The Corner

But maybe a ground offensive is still in the offing?

From the Wall Street Journal news pages today:

A week into its bombardment of Lebanon, Israel faces a key decision: whether to ramp up a ground war in southern Lebanon….

 

…Israeli military experts say it’s now clear that air strikes alone won’t dislodge Hezbollah from southern Lebanon or destroy its thousands of rockets and missiles. With a successful ground operation, Israel could cripple Hezbollah and perhaps induce other factions in battered Lebanon to permanently shut down the Shiite Muslim group’s militia.

 

But escalating the conflict is risky for Israel. The casualties would likely be far greater than the Israeli military has experienced so far. The operation could fail, dealing a devastating blow to Israel’s reputation in the region.

 

And time is short. Israel’s attacks have plunged all of Lebanon into a humanitarian and economic crisis. They have stirred up hostility in a country previously seen as sympathetic to the U.S.’s calls for greater democracy in the Middle East and raised the likelihood of international intervention…

 

… An Israeli ground invasion would seek to create a buffer zone between the border and the most populous villages of southern Lebanon. A ground campaign is likely to lean heavily on special forces such as those that carried out yesterday’s incursion. The idea is to root out militants from their strongholds, hunt for weapons and exit quickly. The Israeli military has ruled out a lengthy reoccupation of Lebanon…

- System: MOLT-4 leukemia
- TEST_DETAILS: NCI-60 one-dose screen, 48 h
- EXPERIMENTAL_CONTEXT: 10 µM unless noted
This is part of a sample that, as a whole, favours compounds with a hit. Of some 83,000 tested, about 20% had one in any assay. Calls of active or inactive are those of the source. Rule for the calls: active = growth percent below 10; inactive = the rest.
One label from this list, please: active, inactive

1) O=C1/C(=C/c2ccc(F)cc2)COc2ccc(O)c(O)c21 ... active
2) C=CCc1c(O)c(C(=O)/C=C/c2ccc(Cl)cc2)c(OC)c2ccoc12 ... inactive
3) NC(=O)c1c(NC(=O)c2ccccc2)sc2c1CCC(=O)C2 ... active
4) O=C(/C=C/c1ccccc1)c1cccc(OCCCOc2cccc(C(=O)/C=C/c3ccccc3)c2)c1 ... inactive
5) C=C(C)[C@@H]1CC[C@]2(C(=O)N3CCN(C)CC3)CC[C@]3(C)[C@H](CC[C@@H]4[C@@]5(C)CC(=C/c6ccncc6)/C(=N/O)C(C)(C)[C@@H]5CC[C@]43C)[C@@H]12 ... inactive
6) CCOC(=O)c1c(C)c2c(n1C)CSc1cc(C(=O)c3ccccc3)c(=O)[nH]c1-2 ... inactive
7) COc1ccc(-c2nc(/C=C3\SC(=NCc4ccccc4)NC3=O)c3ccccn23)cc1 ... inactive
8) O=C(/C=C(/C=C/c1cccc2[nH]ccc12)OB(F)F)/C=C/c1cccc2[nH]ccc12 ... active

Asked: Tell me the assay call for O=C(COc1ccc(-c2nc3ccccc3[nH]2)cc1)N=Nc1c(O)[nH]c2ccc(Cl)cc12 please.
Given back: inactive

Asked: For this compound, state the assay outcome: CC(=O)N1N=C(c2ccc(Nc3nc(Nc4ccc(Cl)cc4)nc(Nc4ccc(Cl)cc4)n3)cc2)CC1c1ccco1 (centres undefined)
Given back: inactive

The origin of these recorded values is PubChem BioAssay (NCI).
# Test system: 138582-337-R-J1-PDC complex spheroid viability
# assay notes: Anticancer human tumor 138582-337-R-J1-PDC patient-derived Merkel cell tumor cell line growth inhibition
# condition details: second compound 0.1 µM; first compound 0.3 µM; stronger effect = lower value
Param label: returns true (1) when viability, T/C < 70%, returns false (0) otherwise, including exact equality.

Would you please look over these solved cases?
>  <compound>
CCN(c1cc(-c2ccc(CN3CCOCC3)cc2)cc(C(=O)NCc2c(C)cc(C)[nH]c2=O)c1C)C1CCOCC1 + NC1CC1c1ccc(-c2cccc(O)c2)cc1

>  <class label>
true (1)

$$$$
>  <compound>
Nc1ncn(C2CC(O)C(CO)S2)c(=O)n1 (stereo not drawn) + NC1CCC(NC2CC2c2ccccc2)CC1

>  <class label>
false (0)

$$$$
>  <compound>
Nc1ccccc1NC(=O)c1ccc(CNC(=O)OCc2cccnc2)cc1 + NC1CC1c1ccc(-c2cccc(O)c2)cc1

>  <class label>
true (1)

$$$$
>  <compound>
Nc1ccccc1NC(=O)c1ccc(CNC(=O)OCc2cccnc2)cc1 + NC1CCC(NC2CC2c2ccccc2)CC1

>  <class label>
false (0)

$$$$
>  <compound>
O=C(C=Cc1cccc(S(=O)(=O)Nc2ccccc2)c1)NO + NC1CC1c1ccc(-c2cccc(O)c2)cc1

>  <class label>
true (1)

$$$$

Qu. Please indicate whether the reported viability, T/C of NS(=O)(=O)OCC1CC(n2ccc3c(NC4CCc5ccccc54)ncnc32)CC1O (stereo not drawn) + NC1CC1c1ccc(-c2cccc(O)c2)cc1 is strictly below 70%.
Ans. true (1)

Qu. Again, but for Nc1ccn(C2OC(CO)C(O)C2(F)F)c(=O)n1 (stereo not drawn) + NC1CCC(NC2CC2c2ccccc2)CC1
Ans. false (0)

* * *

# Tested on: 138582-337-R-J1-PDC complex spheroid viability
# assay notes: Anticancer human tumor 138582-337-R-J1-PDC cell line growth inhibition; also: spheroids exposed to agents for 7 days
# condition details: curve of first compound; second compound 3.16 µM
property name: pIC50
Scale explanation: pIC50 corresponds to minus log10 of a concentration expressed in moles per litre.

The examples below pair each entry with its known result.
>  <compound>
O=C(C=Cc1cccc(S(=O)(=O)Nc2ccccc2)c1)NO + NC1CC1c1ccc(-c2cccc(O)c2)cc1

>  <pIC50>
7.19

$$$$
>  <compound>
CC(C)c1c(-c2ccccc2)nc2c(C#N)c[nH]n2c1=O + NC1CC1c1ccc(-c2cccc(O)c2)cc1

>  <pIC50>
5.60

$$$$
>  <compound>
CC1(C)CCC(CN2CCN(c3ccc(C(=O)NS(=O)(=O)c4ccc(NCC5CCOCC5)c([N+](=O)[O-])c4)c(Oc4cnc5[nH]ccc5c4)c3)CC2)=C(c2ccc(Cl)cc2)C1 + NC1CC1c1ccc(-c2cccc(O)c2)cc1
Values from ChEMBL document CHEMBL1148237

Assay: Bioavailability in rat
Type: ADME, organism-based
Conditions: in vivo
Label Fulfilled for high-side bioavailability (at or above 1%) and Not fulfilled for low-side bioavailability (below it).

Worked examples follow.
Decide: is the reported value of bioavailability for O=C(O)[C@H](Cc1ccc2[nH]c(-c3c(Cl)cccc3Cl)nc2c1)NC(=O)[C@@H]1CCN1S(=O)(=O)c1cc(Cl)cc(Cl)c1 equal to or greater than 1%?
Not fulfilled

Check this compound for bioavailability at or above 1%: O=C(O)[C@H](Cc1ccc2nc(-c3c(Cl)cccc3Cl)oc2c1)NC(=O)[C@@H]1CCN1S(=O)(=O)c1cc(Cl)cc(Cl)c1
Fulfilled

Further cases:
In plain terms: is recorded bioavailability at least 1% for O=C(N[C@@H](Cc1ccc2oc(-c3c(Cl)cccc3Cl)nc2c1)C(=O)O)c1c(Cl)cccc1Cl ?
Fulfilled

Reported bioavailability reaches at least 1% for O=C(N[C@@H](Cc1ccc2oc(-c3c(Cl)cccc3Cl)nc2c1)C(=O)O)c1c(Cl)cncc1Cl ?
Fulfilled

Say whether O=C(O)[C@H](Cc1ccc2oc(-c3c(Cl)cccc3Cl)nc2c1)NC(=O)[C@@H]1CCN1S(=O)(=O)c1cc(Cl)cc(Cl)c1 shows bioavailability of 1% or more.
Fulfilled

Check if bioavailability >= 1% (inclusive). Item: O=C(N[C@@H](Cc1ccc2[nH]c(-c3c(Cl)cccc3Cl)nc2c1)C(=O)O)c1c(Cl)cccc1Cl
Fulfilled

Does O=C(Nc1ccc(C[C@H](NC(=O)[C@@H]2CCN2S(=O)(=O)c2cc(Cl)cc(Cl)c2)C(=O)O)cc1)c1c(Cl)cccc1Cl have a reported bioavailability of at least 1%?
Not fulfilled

…Retired Israeli Gen. Moshe Yaalon, until last year the chief of staff for the Israeli Defense Forces, said Israel has largely eliminated Hezbollah’s long-range missiles, degraded its launch sites in the south and “cut it off by sea, by air and by land…”

 

… But Zvi Stauber, a military expert and head of Israel’s Jaffe Center for Strategic Studies, said Mr. Olmert can’t simply continue with more of the same. “The big question now is if air power alone is enough. And I don’t think so,” said Mr. Stauber. “I believe some ground forces are needed.”

 

Gen. Amnon Lipkin Shahak, former chief of staff of the Israeli military, agreed that some form of ground offensive is required if Israel wants to seriously reduce Hezbollah’s military capability. But he said Israeli military leaders are reluctant to commit a large number of troops to the offensive, fearing heavy losses.

 

Yesterday Israel broadcast warnings into southern Lebanon telling civilians to leave the region, a possible prelude to a larger Israeli ground operation…

 

 

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